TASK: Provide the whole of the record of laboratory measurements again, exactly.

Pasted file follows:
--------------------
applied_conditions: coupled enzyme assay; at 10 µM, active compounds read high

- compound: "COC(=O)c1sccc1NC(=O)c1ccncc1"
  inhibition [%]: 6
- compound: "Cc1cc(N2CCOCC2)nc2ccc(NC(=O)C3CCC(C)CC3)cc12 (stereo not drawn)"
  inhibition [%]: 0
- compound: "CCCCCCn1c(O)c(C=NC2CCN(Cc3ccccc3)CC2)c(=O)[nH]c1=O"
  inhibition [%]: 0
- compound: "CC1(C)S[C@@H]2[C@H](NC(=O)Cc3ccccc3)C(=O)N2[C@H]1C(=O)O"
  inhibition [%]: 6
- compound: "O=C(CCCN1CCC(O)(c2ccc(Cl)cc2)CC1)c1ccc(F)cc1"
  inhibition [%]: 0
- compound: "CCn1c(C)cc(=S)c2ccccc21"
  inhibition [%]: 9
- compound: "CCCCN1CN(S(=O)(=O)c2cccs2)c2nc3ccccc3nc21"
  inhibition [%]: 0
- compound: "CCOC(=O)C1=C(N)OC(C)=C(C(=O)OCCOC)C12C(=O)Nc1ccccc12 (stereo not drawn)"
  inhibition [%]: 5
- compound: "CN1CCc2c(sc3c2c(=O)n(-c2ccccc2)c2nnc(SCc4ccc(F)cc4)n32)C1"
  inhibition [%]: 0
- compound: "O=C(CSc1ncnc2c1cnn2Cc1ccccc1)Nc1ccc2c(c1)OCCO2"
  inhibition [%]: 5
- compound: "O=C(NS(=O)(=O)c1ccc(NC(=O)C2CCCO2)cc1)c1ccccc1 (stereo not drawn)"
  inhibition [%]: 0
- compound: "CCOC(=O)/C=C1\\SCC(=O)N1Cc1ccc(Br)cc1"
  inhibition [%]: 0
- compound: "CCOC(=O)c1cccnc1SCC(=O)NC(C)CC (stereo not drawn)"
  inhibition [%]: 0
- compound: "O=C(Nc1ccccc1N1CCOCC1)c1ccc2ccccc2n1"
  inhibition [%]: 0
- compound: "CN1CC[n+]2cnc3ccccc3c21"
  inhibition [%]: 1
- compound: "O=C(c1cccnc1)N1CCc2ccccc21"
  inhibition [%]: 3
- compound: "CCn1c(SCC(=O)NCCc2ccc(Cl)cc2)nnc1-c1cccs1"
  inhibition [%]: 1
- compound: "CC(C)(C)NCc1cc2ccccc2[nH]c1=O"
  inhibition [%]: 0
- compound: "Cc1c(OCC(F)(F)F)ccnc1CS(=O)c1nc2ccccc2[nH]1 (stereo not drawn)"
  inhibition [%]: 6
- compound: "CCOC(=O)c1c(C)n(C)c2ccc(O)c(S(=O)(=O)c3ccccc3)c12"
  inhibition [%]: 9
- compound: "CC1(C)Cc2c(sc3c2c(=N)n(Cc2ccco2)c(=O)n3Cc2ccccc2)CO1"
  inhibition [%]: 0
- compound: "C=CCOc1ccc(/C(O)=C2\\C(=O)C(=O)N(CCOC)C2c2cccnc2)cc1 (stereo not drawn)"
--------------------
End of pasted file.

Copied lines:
applied_conditions: coupled enzyme assay; at 10 µM, active compounds read high

- compound: "COC(=O)c1sccc1NC(=O)c1ccncc1"
  inhibition [%]: 6
- compound: "Cc1cc(N2CCOCC2)nc2ccc(NC(=O)C3CCC(C)CC3)cc12 (stereo not drawn)"
  inhibition [%]: 0
- compound: "CCCCCCn1c(O)c(C=NC2CCN(Cc3ccccc3)CC2)c(=O)[nH]c1=O"
  inhibition [%]: 0
- compound: "CC1(C)S[C@@H]2[C@H](NC(=O)Cc3ccccc3)C(=O)N2[C@H]1C(=O)O"
  inhibition [%]: 6
- compound: "O=C(CCCN1CCC(O)(c2ccc(Cl)cc2)CC1)c1ccc(F)cc1"
  inhibition [%]: 0
- compound: "CCn1c(C)cc(=S)c2ccccc21"
  inhibition [%]: 9
- compound: "CCCCN1CN(S(=O)(=O)c2cccs2)c2nc3ccccc3nc21"
  inhibition [%]: 0
- compound: "CCOC(=O)C1=C(N)OC(C)=C(C(=O)OCCOC)C12C(=O)Nc1ccccc12 (stereo not drawn)"
  inhibition [%]: 5
- compound: "CN1CCc2c(sc3c2c(=O)n(-c2ccccc2)c2nnc(SCc4ccc(F)cc4)n32)C1"
  inhibition [%]: 0
- compound: "O=C(CSc1ncnc2c1cnn2Cc1ccccc1)Nc1ccc2c(c1)OCCO2"
  inhibition [%]: 5
- compound: "O=C(NS(=O)(=O)c1ccc(NC(=O)C2CCCO2)cc1)c1ccccc1 (stereo not drawn)"
  inhibition [%]: 0
- compound: "CCOC(=O)/C=C1\\SCC(=O)N1Cc1ccc(Br)cc1"
  inhibition [%]: 0
- compound: "CCOC(=O)c1cccnc1SCC(=O)NC(C)CC (stereo not drawn)"
  inhibition [%]: 0
- compound: "O=C(Nc1ccccc1N1CCOCC1)c1ccc2ccccc2n1"
  inhibition [%]: 0
- compound: "CN1CC[n+]2cnc3ccccc3c21"
  inhibition [%]: 1
- compound: "O=C(c1cccnc1)N1CCc2ccccc21"
  inhibition [%]: 3
- compound: "CCn1c(SCC(=O)NCCc2ccc(Cl)cc2)nnc1-c1cccs1"
  inhibition [%]: 1
- compound: "CC(C)(C)NCc1cc2ccccc2[nH]c1=O"
  inhibition [%]: 0
- compound: "Cc1c(OCC(F)(F)F)ccnc1CS(=O)c1nc2ccccc2[nH]1 (stereo not drawn)"
  inhibition [%]: 6
- compound: "CCOC(=O)c1c(C)n(C)c2ccc(O)c(S(=O)(=O)c3ccccc3)c12"
  inhibition [%]: 9
- compound: "CC1(C)Cc2c(sc3c2c(=N)n(Cc2ccco2)c(=O)n3Cc2ccccc2)CO1"
  inhibition [%]: 0
- compound: "C=CCOc1ccc(/C(O)=C2\\C(=O)C(=O)N(CCOC)C2c2cccnc2)cc1 (stereo not drawn)"